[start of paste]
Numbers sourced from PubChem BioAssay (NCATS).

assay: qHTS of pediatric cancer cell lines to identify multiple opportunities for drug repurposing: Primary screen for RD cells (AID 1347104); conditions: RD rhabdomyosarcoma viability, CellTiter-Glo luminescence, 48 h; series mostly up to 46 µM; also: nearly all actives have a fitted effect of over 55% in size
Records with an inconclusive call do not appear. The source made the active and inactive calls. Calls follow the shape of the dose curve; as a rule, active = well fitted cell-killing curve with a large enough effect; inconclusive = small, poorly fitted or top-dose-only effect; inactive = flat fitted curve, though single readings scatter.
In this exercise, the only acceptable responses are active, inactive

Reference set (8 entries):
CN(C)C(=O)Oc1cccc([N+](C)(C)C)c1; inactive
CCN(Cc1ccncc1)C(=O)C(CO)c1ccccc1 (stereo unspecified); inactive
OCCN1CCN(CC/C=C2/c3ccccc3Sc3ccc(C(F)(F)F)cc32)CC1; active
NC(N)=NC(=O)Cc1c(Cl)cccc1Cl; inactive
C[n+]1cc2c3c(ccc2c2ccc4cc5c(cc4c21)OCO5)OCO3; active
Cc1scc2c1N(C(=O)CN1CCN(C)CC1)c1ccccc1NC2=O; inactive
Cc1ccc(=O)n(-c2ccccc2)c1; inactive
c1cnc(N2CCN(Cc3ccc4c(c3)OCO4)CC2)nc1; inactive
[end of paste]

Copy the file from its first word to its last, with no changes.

Numbers sourced from PubChem BioAssay (NCATS).

assay: qHTS of pediatric cancer cell lines to identify multiple opportunities for drug repurposing: Primary screen for RD cells (AID 1347104); conditions: RD rhabdomyosarcoma viability, CellTiter-Glo luminescence, 48 h; series mostly up to 46 µM; also: nearly all actives have a fitted effect of over 55% in size
Records with an inconclusive call do not appear. The source made the active and inactive calls. Calls follow the shape of the dose curve; as a rule, active = well fitted cell-killing curve with a large enough effect; inconclusive = small, poorly fitted or top-dose-only effect; inactive = flat fitted curve, though single readings scatter.
In this exercise, the only acceptable responses are active, inactive

Reference set (8 entries):
CN(C)C(=O)Oc1cccc([N+](C)(C)C)c1; inactive
CCN(Cc1ccncc1)C(=O)C(CO)c1ccccc1 (stereo unspecified); inactive
OCCN1CCN(CC/C=C2/c3ccccc3Sc3ccc(C(F)(F)F)cc32)CC1; active
NC(N)=NC(=O)Cc1c(Cl)cccc1Cl; inactive
C[n+]1cc2c3c(ccc2c2ccc4cc5c(cc4c21)OCO5)OCO3; active
Cc1scc2c1N(C(=O)CN1CCN(C)CC1)c1ccccc1NC2=O; inactive
Cc1ccc(=O)n(-c2ccccc2)c1; inactive
c1cnc(N2CCN(Cc3ccc4c(c3)OCO4)CC2)nc1; inactive